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3 Simple Solutions to Avoid Cobwebbing in your Application

So, you’ve spent a considerable amount of time setting up your conformal coating process only to observe the dreaded cobwebbing effect once you start applying the material. Well, in this blog post, I’m going to run through the common root causes and provide some simple solutions you can take to get you back to applying your coating in a defect free manner.

 

 

  

What is Conformal Coating Cobwebbing?

Cobwebbing is the application defect where you see strands or wisps of dried coating floating around the immediate area where the coating is being applied. Users have different names for this. Cobwebbing, spider webbing and cotton candy are all terms that are used to describe this application defect.

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Why Do I Get Cobwebbing on My Applications?

Now, let’s take a deeper look to understand what causes this application defect. The reason is quite simple. Cobwebbing typically occurs only when the coating is being applied by atomized spray. When a coating is being applied via atomized spray, air is being applied to the liquid coating in the application valve (usually at the nozzle) to break it up into smaller droplets. These droplets contain a mixture of solvent and thinners as well as the base conformal coating resin. Cobwebbing occurs when these small droplets contain too little solvent or thinner, the atomization pressure is too high or the distance between the application nozzle and the substrate is too high. In effect, the droplets are drying out in mid-air which results in dried coating floating around the application area.

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How Can I Fix This Issue?

Ok, so now that we have a basic understanding of what causes cobwebbing, we can take a look at the steps users can take to fix the problem and get back to applying the coating in a defect free manner. Each of the three typical causes for cobwebbing that I’ve identified above can be easily addressed.

 

  • Mix ratio of solvent / thinner to coating
    • Simply increase the amount of thinner mixed with the coating. We often use 1:1 or 2:1 (coating to thinner) as a starting point for our mix ratios, however, certain coatings and thinners can require the user to adjust (either up or down) this ratio to best suit their unique application process. Variations in application valves, fluid delivery and electronic assembly design layout, as well as the end customers final thickness requirements means that there’s no one size fits all when it comes to setting up your application process and especially the mix ratio of thinner to coating. Increasing the amount of thinner in the coating mixture will prevent the atomized droplets from drying out before they reach the substrate.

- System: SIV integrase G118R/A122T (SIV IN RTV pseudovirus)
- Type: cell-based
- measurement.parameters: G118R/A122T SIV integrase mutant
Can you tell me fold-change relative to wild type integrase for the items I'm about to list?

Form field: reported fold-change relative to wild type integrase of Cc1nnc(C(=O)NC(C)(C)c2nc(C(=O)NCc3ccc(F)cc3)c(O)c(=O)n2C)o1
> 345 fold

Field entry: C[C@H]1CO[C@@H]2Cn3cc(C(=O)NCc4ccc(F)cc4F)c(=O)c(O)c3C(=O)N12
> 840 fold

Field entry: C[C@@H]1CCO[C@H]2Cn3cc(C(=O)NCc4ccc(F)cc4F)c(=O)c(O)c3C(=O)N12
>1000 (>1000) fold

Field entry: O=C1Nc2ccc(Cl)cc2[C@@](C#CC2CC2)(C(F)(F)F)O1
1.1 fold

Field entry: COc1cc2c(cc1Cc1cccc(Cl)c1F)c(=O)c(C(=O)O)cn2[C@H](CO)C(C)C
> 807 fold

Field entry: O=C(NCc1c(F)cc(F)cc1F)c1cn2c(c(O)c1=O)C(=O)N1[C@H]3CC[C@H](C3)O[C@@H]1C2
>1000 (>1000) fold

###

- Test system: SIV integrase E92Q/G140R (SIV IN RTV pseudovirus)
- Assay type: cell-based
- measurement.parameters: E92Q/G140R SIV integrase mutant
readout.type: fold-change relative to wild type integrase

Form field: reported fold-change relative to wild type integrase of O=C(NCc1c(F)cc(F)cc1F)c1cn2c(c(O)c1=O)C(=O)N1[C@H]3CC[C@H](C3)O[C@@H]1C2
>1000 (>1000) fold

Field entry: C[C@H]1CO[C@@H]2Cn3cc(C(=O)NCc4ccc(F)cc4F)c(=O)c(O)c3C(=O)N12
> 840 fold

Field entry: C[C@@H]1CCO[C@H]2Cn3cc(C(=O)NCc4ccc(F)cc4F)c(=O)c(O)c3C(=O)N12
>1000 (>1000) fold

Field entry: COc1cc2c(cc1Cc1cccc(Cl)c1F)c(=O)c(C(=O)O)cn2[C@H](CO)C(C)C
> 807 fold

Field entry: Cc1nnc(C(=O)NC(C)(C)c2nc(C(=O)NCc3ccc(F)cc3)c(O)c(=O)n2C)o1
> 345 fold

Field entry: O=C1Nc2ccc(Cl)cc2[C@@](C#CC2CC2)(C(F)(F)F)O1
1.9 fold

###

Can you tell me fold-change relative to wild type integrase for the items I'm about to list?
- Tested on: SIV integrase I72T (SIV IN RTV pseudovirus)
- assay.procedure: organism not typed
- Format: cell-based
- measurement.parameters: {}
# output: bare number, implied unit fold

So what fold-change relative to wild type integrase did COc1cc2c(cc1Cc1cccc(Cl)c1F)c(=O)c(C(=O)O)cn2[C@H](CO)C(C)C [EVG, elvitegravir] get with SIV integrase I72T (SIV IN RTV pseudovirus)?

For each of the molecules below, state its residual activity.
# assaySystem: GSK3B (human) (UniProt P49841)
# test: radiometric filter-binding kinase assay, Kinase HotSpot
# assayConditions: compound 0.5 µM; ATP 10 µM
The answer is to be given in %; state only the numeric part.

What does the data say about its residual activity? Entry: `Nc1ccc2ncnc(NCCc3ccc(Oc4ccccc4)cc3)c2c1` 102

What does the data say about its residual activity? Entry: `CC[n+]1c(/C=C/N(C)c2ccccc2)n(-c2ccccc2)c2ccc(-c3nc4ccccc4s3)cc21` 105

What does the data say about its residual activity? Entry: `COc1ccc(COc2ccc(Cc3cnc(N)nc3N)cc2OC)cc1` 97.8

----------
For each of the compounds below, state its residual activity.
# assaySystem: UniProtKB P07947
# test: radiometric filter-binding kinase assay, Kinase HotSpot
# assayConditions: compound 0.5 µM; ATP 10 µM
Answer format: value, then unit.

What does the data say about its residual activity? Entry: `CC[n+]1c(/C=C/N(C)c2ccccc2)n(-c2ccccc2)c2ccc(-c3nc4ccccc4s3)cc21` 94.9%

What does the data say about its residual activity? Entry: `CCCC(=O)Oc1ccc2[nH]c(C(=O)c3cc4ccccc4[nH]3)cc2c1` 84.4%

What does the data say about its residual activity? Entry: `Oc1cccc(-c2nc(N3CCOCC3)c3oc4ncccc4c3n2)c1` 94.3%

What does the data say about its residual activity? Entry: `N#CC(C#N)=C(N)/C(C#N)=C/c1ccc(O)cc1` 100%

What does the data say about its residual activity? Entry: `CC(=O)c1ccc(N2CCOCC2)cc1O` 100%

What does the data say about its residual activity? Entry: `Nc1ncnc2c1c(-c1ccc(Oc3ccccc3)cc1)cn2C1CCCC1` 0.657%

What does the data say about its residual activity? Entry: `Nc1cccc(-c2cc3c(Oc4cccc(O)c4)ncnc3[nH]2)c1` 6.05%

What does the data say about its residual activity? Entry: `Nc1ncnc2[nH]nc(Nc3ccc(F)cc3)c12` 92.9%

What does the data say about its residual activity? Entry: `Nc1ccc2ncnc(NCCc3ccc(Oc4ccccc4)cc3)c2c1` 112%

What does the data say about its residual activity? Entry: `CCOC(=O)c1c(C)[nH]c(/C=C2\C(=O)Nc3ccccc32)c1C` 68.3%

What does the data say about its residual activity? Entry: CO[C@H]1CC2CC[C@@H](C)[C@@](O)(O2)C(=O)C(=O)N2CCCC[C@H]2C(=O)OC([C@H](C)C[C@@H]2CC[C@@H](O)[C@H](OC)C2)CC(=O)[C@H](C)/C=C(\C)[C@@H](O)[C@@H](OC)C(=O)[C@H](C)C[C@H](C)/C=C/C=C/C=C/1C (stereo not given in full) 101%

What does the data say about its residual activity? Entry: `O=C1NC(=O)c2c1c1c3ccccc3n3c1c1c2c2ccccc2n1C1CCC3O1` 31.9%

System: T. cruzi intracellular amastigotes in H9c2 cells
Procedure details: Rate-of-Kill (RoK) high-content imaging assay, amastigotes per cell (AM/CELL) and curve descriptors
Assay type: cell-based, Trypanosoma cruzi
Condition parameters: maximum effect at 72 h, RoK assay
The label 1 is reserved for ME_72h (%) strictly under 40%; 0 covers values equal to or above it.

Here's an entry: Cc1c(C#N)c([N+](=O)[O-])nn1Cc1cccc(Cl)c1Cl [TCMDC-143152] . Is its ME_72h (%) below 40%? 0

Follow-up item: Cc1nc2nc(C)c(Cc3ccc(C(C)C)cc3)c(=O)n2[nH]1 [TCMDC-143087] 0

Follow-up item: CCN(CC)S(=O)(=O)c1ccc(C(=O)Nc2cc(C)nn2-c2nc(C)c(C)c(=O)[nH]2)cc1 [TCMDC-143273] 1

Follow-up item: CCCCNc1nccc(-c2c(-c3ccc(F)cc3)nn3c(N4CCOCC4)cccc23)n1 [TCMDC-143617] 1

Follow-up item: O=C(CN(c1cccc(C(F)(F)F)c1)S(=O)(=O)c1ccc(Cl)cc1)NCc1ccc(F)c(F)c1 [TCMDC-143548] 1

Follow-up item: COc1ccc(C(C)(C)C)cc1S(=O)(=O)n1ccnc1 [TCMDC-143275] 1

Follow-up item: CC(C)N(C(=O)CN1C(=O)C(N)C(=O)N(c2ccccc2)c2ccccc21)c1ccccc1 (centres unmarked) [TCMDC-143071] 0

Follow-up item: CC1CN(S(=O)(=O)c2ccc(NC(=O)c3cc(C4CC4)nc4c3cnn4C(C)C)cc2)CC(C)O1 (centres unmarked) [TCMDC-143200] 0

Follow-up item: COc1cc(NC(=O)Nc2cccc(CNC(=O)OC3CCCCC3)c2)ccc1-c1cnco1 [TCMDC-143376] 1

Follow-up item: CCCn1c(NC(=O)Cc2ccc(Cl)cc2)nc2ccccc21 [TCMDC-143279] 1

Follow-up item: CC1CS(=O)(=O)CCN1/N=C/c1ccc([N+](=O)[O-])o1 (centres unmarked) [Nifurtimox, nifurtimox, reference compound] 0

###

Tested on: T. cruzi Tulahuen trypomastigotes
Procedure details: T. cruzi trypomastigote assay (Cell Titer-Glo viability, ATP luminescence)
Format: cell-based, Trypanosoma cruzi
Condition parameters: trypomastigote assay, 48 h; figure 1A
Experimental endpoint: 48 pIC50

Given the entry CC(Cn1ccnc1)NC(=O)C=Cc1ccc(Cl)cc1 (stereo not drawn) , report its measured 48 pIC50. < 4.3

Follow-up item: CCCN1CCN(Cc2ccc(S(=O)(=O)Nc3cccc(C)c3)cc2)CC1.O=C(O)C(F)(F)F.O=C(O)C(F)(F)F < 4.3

• Atomization pressure
    • When valve atomization pressure is too high it can effectively “boil” the solvent or thinner in the coating mix due their low vapor pressure. The thinners and solvents used in most conformal coatings have low vapor pressures by design to reduce the amount of drying and cure time of the applied liquid coating. During the application setup process, users should start with an atomization pressure set to the lowest possible setting and increase until the coating comes out in an even and consistent width. If you observe cobwebbing, then the atomization pressure is too high and should be lowered.

 

  • Valve height
    • When the application valve is too high, the thinner / solvent in the atomized droplet will evaporate before reaching the substrate. Due to the wide variation in electronic assembly layouts, it’s not realistic to expect to be able to set the valve at one height and let the program run. For most applications, the user will need to program the valve in such a way where the valve height will change based on the topography of the underlying substrate. When this occurs, the user should fine tune the combination of atomization pressure and valve height to ensure cobwebbing is avoided.

So, as discussed above, cobwebbing is usually a result of one or more of the above conditions. It’s not without reason to expect that to fully eliminate the application defect you will need to address at least a couple of these root causes. The good thing is that with a little diligence you should be able to quickly adjust each and see results immediately.

 

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This entry was posted in on May 31, 2017 by Matt Eveline